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This is a Snowball Metric. For more information on Snowball Metrics, click here.
The h-index attempts to measure both the productivity and impact of the published work. The h-index is not a static value; it is calculated each time you look it up. Each database will produce a different h index due to differing content (coverage and date ranges) being used.
The h-index expresses the number of articles (h) that have received at least h citations. For example, if an author has 12 papers in a particular database that have each been cited at least 12 times, the h-index will be 12. If an author has one paper that has been cited 12 times, the h-index will be 1. The higher the h-index the better.
The h-index is influence both by quantity (Scholarly Output) and publication impact (Citation Count). Originally conceived as a useful reflection of a researcher’s accumulated career, it is represented by a single number which stays the same or increases with time – it cannot go down.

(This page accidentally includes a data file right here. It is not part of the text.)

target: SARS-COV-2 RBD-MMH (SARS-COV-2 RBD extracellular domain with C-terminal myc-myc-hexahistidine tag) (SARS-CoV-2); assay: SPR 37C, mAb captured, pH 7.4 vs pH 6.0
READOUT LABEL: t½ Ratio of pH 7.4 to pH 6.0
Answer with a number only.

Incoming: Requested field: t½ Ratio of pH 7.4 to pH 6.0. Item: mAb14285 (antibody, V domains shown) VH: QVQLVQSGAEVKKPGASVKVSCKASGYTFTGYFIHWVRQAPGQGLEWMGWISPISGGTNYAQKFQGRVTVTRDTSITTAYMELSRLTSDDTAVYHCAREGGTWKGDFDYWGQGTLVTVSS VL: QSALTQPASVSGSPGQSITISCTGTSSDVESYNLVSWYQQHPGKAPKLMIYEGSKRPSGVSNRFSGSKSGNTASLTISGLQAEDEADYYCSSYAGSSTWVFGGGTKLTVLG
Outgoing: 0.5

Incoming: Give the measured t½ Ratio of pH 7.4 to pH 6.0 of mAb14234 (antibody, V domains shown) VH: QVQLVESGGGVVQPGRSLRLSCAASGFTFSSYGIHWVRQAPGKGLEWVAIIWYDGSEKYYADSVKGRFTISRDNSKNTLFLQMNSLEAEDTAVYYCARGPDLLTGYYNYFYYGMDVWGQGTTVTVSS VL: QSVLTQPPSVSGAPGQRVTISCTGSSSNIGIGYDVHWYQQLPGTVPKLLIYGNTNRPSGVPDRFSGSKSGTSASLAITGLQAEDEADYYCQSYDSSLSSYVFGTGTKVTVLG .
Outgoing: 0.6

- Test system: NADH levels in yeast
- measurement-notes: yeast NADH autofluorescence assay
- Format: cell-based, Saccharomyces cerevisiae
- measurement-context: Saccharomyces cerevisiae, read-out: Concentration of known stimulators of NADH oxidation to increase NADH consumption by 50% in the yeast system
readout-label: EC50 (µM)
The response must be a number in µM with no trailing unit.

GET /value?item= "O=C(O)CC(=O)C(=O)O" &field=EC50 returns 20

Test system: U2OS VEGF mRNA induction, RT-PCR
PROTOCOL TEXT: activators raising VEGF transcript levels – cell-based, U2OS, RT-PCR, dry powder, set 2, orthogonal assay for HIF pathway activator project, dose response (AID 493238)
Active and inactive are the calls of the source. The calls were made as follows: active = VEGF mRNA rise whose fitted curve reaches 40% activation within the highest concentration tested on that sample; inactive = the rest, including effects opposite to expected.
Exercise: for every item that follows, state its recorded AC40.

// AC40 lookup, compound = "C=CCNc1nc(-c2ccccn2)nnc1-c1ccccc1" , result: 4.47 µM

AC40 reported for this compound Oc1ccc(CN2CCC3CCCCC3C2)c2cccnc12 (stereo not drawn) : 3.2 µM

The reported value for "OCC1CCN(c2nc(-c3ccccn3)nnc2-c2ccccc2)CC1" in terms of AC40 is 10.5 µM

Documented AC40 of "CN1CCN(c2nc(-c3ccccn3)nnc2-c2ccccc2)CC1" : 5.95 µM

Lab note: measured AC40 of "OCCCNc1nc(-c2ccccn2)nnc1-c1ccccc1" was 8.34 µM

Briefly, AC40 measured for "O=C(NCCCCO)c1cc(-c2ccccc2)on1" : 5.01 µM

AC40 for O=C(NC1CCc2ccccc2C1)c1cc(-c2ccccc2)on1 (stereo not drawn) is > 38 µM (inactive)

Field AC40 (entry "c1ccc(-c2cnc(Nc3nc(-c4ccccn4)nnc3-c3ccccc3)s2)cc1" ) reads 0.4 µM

The h-index metric is useful to benchmark activity in a way that relies on the balance between two fundamental aspects of performance – productivity and citation impact.
The most common tools for calculating h-index are...
Click the Author Search tab (instead of the default Document search)
Enter surname and first initial in the labelled boxes
Enter "University of the Sunshine Coast" into the Affiliation box
Click the profile name that you are searching. Note that authors with only one document are hidden from view - in order to search for these as well, click the Show Profile Matches with One Document link at the top of the results list
The h-index is displayed in the metrics box
7. Or you can click on View citation overview to see your citation stats and link to the h-index graph